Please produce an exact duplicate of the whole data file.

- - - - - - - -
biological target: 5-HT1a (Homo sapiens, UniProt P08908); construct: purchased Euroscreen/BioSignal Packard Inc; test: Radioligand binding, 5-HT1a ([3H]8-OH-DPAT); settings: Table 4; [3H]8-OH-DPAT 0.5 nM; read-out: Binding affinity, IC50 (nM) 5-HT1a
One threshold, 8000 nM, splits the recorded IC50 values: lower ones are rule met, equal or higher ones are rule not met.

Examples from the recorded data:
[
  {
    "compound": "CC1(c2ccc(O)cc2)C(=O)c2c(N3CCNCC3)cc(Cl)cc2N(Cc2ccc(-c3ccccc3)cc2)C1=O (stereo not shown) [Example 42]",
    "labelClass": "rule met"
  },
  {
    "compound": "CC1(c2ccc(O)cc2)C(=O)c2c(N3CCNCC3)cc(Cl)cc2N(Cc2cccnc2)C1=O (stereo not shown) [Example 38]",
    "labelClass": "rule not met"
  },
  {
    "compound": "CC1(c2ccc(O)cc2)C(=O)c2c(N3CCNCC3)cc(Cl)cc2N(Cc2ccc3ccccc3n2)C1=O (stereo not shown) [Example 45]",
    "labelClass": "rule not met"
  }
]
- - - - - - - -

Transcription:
biological target: 5-HT1a (Homo sapiens, UniProt P08908); construct: purchased Euroscreen/BioSignal Packard Inc; test: Radioligand binding, 5-HT1a ([3H]8-OH-DPAT); settings: Table 4; [3H]8-OH-DPAT 0.5 nM; read-out: Binding affinity, IC50 (nM) 5-HT1a
One threshold, 8000 nM, splits the recorded IC50 values: lower ones are rule met, equal or higher ones are rule not met.

Examples from the recorded data:
[
  {
    "compound": "CC1(c2ccc(O)cc2)C(=O)c2c(N3CCNCC3)cc(Cl)cc2N(Cc2ccc(-c3ccccc3)cc2)C1=O (stereo not shown) [Example 42]",
    "labelClass": "rule met"
  },
  {
    "compound": "CC1(c2ccc(O)cc2)C(=O)c2c(N3CCNCC3)cc(Cl)cc2N(Cc2cccnc2)C1=O (stereo not shown) [Example 38]",
    "labelClass": "rule not met"
  },
  {
    "compound": "CC1(c2ccc(O)cc2)C(=O)c2c(N3CCNCC3)cc(Cl)cc2N(Cc2ccc3ccccc3n2)C1=O (stereo not shown) [Example 45]",
    "labelClass": "rule not met"
  }
]